The exhibition brings together three bodies of work which use dead animals to look at deadly threats to living animals from the actions (or inactions) of humans. The dead animals are taxidermied or jarred specimens and animal death masks originally from university teaching collections. The deadly threats encompass habitat destruction from deforestation, agricultural encroachment, and exotic invasive species; changes in ocean chemistry and sea level as climate change progresses; pollution both chemical and physical; deliberate killing of species labeled pests; legal and illegal overharvesting, even accidents.
Opening Reception for the artist, Friday, January 13th 6-9 PM
With music by Virgil Shaw
Gallery 16 is excited to announce it's fifth exhibition with SECA award recipient Carol Selter. In this exhibition Carol embarks on a timely discussion of the deadly threats to our natural habitat. She does so in three distinct bodies of work that encompass photography, sculpture and video. The work is simultaneously poignant, funny and disarming.
She uses a range of mediums from photographic prints to video to express her concern for environments and animals that fall victim to human activity and carelessness. The exhibition brings to light issues ranging from habitat destruction, pollution and over-harvesting both legal and illegal.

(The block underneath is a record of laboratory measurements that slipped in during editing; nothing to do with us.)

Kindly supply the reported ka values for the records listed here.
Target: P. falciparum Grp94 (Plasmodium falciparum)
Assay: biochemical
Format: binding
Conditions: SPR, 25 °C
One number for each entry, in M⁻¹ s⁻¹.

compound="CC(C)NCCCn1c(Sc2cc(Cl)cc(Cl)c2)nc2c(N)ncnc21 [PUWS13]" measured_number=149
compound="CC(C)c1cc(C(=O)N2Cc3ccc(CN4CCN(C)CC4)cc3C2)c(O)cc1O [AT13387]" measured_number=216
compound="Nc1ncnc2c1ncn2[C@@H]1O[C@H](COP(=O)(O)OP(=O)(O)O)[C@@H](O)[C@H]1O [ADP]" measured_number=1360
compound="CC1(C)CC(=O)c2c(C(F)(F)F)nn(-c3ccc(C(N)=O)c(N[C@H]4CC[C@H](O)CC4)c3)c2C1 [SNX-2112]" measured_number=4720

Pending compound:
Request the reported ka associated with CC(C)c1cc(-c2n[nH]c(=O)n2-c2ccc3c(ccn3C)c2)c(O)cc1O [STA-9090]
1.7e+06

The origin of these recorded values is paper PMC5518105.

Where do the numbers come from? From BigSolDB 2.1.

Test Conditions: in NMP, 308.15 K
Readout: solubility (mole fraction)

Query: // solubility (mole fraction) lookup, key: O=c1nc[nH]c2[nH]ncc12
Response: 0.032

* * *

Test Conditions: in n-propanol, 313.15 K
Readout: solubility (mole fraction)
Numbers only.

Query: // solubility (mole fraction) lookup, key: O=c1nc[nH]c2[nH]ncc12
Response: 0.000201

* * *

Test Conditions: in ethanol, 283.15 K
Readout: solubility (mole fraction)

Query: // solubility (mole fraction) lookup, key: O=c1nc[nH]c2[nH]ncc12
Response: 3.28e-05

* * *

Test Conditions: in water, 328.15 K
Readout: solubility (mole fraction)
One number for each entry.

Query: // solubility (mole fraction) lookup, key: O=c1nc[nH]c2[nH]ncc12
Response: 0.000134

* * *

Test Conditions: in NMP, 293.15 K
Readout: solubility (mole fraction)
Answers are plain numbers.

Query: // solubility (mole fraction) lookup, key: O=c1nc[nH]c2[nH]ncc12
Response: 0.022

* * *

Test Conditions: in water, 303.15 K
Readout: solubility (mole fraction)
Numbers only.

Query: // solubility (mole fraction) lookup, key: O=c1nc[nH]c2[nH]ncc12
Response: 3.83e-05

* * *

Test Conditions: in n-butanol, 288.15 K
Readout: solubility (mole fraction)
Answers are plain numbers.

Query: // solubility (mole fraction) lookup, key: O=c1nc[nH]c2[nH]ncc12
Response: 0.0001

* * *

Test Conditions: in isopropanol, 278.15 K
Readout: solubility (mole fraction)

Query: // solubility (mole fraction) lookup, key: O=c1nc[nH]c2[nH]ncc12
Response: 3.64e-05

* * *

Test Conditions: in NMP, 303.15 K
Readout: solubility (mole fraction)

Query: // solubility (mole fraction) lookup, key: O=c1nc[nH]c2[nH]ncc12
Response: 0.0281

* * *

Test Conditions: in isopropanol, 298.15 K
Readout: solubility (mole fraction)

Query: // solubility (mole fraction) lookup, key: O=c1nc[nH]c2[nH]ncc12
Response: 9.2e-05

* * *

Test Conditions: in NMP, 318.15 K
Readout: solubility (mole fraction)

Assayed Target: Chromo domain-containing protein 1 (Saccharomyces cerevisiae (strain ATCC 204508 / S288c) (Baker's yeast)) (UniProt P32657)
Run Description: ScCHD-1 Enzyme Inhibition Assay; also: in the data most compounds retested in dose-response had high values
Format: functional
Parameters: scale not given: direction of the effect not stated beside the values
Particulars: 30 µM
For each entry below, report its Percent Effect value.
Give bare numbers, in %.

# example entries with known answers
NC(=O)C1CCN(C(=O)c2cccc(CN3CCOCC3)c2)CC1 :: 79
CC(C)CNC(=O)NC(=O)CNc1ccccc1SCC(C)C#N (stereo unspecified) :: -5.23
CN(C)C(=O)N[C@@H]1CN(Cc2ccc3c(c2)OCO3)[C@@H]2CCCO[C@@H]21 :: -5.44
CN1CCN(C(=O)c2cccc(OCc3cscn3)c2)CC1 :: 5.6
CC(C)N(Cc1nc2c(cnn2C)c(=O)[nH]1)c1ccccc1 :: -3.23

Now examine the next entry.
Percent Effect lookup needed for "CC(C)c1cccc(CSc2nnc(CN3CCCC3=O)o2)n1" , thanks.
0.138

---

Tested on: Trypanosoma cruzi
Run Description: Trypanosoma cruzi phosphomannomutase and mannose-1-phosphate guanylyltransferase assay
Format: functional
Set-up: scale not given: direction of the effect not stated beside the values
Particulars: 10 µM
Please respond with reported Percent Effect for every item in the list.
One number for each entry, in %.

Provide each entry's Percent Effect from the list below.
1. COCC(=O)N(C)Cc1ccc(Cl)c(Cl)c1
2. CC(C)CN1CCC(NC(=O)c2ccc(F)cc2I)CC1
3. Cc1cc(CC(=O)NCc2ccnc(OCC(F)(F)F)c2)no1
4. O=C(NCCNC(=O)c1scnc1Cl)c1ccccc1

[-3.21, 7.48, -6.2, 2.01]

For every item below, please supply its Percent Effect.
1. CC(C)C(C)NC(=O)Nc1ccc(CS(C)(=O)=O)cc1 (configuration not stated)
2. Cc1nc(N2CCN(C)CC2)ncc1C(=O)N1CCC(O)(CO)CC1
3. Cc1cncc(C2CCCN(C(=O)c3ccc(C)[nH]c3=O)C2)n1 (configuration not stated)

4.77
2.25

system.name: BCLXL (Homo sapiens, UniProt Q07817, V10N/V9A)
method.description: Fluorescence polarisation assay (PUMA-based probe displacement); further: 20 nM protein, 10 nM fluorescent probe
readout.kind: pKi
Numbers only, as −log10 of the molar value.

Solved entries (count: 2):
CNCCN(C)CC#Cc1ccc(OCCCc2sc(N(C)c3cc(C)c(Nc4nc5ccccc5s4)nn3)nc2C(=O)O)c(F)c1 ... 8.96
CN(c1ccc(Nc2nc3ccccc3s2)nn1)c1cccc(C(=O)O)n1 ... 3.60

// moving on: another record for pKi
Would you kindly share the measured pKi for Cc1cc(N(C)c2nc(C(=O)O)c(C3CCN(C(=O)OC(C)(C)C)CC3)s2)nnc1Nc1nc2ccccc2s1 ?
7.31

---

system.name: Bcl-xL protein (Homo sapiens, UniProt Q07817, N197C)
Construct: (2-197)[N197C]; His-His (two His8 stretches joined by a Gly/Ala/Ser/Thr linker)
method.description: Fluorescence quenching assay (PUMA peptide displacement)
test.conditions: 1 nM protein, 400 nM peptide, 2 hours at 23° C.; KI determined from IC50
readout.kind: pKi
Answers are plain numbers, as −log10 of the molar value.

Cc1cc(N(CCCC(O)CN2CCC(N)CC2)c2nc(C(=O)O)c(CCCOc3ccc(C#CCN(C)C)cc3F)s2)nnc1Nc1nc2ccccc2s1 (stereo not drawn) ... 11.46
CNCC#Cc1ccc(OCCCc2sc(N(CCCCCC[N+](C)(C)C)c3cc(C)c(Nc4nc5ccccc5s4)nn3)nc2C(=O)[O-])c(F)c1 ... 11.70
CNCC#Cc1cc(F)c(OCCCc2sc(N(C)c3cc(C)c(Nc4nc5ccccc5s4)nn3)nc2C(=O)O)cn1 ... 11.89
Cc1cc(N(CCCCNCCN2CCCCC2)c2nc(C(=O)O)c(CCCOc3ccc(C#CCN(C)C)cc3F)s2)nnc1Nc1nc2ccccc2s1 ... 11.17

In her photographic series Calendar Pictures, Selter photographs taxidermed animals used in scientific research in their natural habitats. These photoshoots find the animals on field trips in acts of symbolic reparation. There they were photographed in the manner of classical wildlife pictures often seen in Wildlife Calendars. We see the familiar scenes and settings but they are unexpectedly populated with dead subjects. The ridiculous ways in which the dead animals have "been brought to life" are uncomfortably hilarious.
Carol Selter's work has been exhibited at the San Francisco Museum of Modern Art, di Rosa, CEPA Gallery, Buffalo, NY, Carpenter Center for Visual Arts, Harvard University and San Jose Museum of Art. She is the recipient of the SECA Award in Electronic Media (1996) and the Phelan Art Award-Photography.
For additional information, please contact Katy at Gallery 16, 415.626.7495 or e-mail firstname.lastname@example.org.